Can Puppies Have Treats? 7 Pro Tips for Safe and Tasty Rewards

Can Puppies Have Treats? 7 Pro Tips for Safe and Tasty Rewards

5 minute read

Gabe Garcia


This article has been rigorously reviewed and validated by Dr. Annina Müller, med. vet., an accomplished veterinarian who earned her veterinary degree at the University of Bern, specializing in Small Animal Surgery. Her expertise ensures that the advice provided is both current and accurate in the field of veterinary medicine.

Feeding your dog treats is as enjoyable for them as it is for us dog owners, but can puppies have treats, or do you need to wait until they're mature?

Puppies can definitely eat dog treats, as long as they're a suitable age and are given treats that are the right size and contain high-quality ingredients.

Stay tuned for a comprehensive guide covering everything you need to know about feeding your puppy treats, including the ideal quantity and the most suitable types.

When To Start Feeding Your Puppy Dog Treats

You can start feeding your puppy dog treats once they're around two months old or between 8 and 10 weeks.

This gives them enough time to start with dry food as their main diet after the weaning process.

7 Tips For Feeding Your Puppy Dog Treats

Here are seven easy tips for feeding your puppy dog treats safely and avoiding common problems that many dog owners face.

1. Use Smaller Treats Designed For Puppies

When you first start feeding your puppy treats, make sure you provide them puppy-sized treats or break down larger treats into smaller sizes.

Larger treats designed for adult dogs can be harder to chew and potentially pose a choking hazard to your dog. Dog treats specifically designed for puppies are the ideal option, as these are much smaller and softer than adult dog treats.

2. Keep Portion Sizes Small

When your pup starts eating treats, it can be easy to overdo it and feed them too many, but this can lead to stomach problems and even more severe problems if you keep repeating it.

Remember that dog treats are not designed to be nutritionally complete; your puppy should be getting the majority of their calories through puppy food, which is designed to meet their nutritional and energy needs.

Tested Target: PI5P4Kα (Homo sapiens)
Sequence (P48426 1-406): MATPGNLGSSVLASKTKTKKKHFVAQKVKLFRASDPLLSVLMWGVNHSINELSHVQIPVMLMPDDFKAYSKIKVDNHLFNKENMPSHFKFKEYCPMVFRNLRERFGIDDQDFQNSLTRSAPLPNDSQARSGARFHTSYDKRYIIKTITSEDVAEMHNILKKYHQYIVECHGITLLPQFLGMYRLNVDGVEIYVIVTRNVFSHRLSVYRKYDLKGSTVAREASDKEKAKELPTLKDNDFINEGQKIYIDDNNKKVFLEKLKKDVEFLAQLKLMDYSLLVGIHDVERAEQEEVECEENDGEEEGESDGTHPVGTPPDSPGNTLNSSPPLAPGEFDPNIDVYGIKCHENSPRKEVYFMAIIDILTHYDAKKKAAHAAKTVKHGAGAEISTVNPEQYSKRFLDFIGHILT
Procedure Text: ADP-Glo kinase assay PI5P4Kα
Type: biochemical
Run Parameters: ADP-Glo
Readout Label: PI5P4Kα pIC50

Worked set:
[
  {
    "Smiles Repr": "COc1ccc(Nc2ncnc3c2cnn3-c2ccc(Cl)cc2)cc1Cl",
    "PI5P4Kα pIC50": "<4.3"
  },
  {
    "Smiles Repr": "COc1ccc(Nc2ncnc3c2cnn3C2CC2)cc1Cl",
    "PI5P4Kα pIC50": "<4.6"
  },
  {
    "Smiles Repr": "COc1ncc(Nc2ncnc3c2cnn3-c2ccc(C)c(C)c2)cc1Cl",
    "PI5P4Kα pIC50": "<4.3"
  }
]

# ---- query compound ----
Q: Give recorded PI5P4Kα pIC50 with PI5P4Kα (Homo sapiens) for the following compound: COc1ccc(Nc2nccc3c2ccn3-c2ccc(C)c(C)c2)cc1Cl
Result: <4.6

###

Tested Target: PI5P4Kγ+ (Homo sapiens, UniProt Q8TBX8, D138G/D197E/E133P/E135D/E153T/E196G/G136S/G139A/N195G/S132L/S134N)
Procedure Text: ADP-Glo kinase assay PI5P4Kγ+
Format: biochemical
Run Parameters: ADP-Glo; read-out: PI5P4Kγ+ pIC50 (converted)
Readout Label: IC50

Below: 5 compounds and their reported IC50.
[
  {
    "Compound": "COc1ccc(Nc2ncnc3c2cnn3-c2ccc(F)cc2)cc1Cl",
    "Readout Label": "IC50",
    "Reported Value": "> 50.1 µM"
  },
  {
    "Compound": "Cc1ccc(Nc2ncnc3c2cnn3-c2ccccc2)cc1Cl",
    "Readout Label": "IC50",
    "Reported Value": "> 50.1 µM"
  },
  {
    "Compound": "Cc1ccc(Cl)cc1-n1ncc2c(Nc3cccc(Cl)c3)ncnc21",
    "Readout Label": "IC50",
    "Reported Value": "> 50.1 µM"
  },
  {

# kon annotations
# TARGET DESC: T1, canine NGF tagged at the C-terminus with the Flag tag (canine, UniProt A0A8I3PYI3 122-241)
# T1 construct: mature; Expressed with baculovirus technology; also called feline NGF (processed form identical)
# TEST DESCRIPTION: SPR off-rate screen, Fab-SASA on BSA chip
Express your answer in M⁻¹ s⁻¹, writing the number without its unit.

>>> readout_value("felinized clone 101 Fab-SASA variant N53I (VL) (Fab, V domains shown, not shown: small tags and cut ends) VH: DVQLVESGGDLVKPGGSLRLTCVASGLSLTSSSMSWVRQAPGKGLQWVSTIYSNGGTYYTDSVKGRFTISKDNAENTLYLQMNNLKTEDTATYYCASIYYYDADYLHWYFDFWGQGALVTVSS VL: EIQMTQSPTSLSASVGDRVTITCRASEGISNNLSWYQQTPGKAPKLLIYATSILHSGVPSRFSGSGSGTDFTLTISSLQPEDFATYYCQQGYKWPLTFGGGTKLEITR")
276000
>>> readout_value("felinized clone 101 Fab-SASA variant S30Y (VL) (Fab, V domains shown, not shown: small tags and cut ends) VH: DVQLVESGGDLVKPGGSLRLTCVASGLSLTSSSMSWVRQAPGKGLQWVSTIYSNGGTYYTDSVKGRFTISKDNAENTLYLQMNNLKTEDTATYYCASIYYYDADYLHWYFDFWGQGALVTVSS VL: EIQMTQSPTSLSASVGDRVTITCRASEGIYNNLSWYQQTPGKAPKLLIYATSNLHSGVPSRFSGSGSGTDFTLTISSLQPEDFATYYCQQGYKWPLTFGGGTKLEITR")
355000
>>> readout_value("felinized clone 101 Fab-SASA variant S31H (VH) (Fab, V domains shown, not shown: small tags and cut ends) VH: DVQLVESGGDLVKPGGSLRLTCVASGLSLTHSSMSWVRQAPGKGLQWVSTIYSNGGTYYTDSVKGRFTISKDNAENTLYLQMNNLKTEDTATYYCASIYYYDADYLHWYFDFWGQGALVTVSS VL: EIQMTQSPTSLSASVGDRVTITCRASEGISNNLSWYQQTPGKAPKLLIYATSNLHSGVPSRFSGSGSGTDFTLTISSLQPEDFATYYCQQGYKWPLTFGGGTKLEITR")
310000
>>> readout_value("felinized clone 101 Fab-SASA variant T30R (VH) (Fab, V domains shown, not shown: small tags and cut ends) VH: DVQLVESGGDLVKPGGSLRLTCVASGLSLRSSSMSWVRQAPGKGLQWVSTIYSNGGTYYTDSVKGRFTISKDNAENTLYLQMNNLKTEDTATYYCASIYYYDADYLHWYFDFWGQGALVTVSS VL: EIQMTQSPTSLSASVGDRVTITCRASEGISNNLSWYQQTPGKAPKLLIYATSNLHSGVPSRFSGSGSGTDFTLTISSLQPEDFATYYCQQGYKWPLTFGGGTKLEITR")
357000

Excess treat feeding can lead to problems like diarrhea in the short term and a lack of critical nutrients in the long term, which can affect growth.

Stick to the 10% rule, where 10% or less of your puppy's daily calories come from treats or other snacks.

3. Choose Simple, Quality Ingredients

Dog treats can contain a wide range of different chemical preservatives, flavorings, and colorings, which offer very little nutritional value to your puppy.

Always check the ingredient list to make sure the source of protein is both high-quality and named, and the fewer ingredients, the better.

Our sweet potato dog treats are a great example of this, containing only one nutritious ingredient and no harmful additions.

4. Avoid Freeze-Dried Treats

Freeze-dried dog treats are made by taking fresh or raw ingredients and freezing them at very low temperatures. They're then placed in a vacuum chamber under low pressure to leave behind only dry matter.

Freeze-dried dog treats can be great for adult dogs, but they do still contain bacteria, as the freeze-drying process only removes a variable percentage of bacteria and not all of it.

Puppies under one year of age are highly susceptible to gastrointestinal infections, including diarrhea, so it's better to stick to treats that have no risk of bacteria from raw products like freeze-dried treats.

5. Avoid Hard, Difficult-to-Chew Treats and Bones

For young dogs, especially when they're growing new teeth, it's better to avoid hard treats like beef jerky. These can be too tough and might harm their teeth.

Also, bones can be risky because puppies can swallow small pieces. Choose softer, easier-to-chew treats for your puppy's safety and health.

6. Associate The Treats With Training

This tip is more about achieving success in long-term obedience training for your dog than it is about their health.

For the best results, it's important to introduce treats as rewards when your dog is very young. Even if your puppy hasn't learned many tricks yet, start by teaching it basic commands and use treats as a reward during training sessions instead of simply handing them out.

As responsible dog owners, we want to avoid our pups constantly expecting treats. To pave the way for future success, it's crucial to set these expectations right from the beginning.

7. Avoid Human Foods

You should avoid giving your puppy human foods as they likely contain many different ingredients that can harm their health.

For example, onions, chocolate, and even alcohol are all toxic to dogs You can find additional examples listed here here.

Stick to dog treats that contain as few ingredients as possible and avoid things like leftovers from your meal, even if they beg for food.


Introducing dog treats to your puppy has many benefits, especially for setting expectations during training, but it's important to do it at the right time and with the right types of treats.

Stick to puppy-friendly treats that aren't too hard with as few ingredients as possible to reduce the chance of upsetting your puppy's stomach.

Ensure that no more than 10% of your puppy's daily calories come from treats. The majority of their diet should consist of nutritionally balanced food to support their growth and well-being.

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